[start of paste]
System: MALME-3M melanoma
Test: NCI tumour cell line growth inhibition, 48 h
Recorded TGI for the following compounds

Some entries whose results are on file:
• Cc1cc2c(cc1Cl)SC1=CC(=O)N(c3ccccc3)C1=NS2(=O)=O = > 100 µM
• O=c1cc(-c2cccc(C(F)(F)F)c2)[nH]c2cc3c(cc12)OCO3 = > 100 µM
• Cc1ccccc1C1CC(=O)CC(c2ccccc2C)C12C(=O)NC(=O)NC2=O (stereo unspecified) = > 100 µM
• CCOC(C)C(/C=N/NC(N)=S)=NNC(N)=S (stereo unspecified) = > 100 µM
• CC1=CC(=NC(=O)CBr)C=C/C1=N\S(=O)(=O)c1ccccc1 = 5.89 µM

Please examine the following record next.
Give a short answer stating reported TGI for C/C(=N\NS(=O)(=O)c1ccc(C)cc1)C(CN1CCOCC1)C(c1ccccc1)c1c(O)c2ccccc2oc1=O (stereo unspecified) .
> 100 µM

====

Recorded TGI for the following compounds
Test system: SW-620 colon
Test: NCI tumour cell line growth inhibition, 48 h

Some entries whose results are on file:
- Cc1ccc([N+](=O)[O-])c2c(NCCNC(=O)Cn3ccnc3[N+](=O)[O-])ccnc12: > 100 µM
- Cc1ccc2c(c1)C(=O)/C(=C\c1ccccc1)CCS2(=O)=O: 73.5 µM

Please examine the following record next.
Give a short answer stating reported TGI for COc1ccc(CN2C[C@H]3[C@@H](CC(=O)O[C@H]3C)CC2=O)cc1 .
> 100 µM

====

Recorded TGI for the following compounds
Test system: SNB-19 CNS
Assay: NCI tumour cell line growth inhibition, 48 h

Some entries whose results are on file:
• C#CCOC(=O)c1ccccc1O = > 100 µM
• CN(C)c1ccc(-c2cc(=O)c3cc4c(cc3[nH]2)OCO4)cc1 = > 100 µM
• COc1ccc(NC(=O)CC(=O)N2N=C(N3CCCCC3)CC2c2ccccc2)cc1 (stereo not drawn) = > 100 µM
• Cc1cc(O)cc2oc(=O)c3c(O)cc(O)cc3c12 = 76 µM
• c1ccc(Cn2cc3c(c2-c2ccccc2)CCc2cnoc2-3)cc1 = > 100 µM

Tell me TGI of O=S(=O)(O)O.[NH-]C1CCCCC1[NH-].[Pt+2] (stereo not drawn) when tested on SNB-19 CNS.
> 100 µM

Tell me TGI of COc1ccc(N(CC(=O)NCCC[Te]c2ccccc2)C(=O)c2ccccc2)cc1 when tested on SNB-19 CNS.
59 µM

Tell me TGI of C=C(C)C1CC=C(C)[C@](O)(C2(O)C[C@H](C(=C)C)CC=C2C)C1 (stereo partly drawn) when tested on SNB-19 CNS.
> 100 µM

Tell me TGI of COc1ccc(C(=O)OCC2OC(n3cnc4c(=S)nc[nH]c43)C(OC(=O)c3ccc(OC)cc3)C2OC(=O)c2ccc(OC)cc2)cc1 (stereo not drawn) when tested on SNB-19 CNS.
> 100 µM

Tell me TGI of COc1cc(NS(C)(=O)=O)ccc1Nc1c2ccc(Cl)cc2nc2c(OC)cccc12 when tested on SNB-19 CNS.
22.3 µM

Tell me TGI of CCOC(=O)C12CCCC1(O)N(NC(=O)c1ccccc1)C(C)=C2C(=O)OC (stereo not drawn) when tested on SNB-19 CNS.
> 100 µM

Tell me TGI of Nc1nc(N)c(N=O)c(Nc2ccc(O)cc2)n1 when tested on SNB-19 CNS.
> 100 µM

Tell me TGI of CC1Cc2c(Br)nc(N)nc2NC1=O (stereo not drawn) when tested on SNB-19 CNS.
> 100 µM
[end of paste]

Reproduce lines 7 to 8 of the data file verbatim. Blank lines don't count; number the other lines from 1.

• Cc1ccccc1C1CC(=O)CC(c2ccccc2C)C12C(=O)NC(=O)NC2=O (stereo unspecified) = > 100 µM
• CCOC(C)C(/C=N/NC(N)=S)=NNC(N)=S (stereo unspecified) = > 100 µM